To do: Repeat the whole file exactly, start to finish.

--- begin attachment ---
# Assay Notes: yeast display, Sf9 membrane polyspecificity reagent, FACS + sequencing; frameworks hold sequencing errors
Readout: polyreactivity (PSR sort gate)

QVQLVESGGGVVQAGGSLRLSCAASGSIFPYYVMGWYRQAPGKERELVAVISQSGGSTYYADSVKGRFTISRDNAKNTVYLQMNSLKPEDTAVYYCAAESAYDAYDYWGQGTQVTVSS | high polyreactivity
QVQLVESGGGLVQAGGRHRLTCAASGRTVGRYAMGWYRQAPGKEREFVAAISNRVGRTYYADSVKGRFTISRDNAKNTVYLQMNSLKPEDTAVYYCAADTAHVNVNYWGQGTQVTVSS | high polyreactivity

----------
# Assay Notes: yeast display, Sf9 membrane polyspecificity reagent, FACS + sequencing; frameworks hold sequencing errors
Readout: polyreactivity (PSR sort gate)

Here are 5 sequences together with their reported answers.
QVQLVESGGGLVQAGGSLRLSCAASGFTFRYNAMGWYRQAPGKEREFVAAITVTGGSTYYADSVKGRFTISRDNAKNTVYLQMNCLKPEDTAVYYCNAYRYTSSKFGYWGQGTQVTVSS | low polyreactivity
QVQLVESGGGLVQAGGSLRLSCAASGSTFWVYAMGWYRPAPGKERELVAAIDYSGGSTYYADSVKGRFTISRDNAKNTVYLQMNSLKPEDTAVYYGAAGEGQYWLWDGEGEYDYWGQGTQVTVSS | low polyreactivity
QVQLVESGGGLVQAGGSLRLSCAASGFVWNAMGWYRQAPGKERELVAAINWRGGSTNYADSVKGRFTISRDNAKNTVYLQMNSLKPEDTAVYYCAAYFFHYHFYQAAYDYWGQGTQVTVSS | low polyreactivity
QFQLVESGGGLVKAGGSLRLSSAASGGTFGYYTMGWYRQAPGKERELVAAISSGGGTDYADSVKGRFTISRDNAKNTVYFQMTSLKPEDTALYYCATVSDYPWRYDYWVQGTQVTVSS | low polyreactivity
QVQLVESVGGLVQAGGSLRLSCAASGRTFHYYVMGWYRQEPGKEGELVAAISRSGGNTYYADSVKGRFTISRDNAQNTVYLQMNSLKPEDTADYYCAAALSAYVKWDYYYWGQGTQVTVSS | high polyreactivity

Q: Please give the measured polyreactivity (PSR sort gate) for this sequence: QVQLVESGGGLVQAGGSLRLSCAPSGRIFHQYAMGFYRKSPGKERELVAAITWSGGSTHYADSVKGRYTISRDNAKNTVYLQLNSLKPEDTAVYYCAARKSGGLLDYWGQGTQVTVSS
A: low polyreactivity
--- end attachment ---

# Assay Notes: yeast display, Sf9 membrane polyspecificity reagent, FACS + sequencing; frameworks hold sequencing errors
Readout: polyreactivity (PSR sort gate)

QVQLVESGGGVVQAGGSLRLSCAASGSIFPYYVMGWYRQAPGKERELVAVISQSGGSTYYADSVKGRFTISRDNAKNTVYLQMNSLKPEDTAVYYCAAESAYDAYDYWGQGTQVTVSS | high polyreactivity
QVQLVESGGGLVQAGGRHRLTCAASGRTVGRYAMGWYRQAPGKEREFVAAISNRVGRTYYADSVKGRFTISRDNAKNTVYLQMNSLKPEDTAVYYCAADTAHVNVNYWGQGTQVTVSS | high polyreactivity

----------
# Assay Notes: yeast display, Sf9 membrane polyspecificity reagent, FACS + sequencing; frameworks hold sequencing errors
Readout: polyreactivity (PSR sort gate)

Here are 5 sequences together with their reported answers.
QVQLVESGGGLVQAGGSLRLSCAASGFTFRYNAMGWYRQAPGKEREFVAAITVTGGSTYYADSVKGRFTISRDNAKNTVYLQMNCLKPEDTAVYYCNAYRYTSSKFGYWGQGTQVTVSS | low polyreactivity
QVQLVESGGGLVQAGGSLRLSCAASGSTFWVYAMGWYRPAPGKERELVAAIDYSGGSTYYADSVKGRFTISRDNAKNTVYLQMNSLKPEDTAVYYGAAGEGQYWLWDGEGEYDYWGQGTQVTVSS | low polyreactivity
QVQLVESGGGLVQAGGSLRLSCAASGFVWNAMGWYRQAPGKERELVAAINWRGGSTNYADSVKGRFTISRDNAKNTVYLQMNSLKPEDTAVYYCAAYFFHYHFYQAAYDYWGQGTQVTVSS | low polyreactivity
QFQLVESGGGLVKAGGSLRLSSAASGGTFGYYTMGWYRQAPGKERELVAAISSGGGTDYADSVKGRFTISRDNAKNTVYFQMTSLKPEDTALYYCATVSDYPWRYDYWVQGTQVTVSS | low polyreactivity
QVQLVESVGGLVQAGGSLRLSCAASGRTFHYYVMGWYRQEPGKEGELVAAISRSGGNTYYADSVKGRFTISRDNAQNTVYLQMNSLKPEDTADYYCAAALSAYVKWDYYYWGQGTQVTVSS | high polyreactivity

Q: Please give the measured polyreactivity (PSR sort gate) for this sequence: QVQLVESGGGLVQAGGSLRLSCAPSGRIFHQYAMGFYRKSPGKERELVAAITWSGGSTHYADSVKGRYTISRDNAKNTVYLQLNSLKPEDTAVYYCAARKSGGLLDYWGQGTQVTVSS
A: low polyreactivity